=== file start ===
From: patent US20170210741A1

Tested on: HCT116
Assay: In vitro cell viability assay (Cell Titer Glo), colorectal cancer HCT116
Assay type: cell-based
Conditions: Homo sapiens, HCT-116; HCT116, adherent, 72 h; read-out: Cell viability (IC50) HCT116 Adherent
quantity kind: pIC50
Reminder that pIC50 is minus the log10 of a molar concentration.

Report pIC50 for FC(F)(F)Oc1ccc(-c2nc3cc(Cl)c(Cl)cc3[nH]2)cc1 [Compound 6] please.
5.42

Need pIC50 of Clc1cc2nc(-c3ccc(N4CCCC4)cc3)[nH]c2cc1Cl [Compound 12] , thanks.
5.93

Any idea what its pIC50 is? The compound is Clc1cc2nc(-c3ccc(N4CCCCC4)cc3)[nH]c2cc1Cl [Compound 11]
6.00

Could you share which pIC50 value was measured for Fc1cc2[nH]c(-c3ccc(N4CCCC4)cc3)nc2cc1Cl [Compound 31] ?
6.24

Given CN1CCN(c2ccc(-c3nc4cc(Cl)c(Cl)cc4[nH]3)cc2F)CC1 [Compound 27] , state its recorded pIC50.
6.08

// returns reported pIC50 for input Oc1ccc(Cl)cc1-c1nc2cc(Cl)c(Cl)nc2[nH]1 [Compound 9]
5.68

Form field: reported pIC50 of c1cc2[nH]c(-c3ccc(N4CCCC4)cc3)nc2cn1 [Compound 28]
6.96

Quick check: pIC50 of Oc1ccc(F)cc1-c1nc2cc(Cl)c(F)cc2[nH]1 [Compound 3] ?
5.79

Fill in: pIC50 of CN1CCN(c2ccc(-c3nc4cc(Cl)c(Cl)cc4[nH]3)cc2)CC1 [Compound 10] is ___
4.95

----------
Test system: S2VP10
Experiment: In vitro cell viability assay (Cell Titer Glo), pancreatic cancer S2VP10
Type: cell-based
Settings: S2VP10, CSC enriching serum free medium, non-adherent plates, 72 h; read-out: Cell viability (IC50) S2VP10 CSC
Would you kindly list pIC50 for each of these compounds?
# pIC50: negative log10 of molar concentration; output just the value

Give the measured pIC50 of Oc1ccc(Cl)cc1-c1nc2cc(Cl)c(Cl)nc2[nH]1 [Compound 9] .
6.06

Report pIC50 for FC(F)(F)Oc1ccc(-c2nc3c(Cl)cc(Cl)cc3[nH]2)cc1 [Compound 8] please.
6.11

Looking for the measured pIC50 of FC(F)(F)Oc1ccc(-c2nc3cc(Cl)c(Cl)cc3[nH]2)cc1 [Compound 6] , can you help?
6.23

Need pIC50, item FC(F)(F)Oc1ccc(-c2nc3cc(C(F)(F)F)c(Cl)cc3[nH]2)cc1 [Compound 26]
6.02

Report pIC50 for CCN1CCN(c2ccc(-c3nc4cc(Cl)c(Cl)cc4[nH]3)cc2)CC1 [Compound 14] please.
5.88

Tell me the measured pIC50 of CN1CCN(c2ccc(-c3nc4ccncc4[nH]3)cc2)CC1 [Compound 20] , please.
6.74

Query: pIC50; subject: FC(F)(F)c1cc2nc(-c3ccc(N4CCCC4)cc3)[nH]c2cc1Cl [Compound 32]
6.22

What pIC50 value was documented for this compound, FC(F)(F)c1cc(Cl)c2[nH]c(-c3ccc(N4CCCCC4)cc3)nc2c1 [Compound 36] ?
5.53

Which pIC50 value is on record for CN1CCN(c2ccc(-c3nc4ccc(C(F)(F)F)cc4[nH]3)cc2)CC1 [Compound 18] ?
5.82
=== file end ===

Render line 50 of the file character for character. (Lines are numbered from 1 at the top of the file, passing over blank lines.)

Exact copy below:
5.82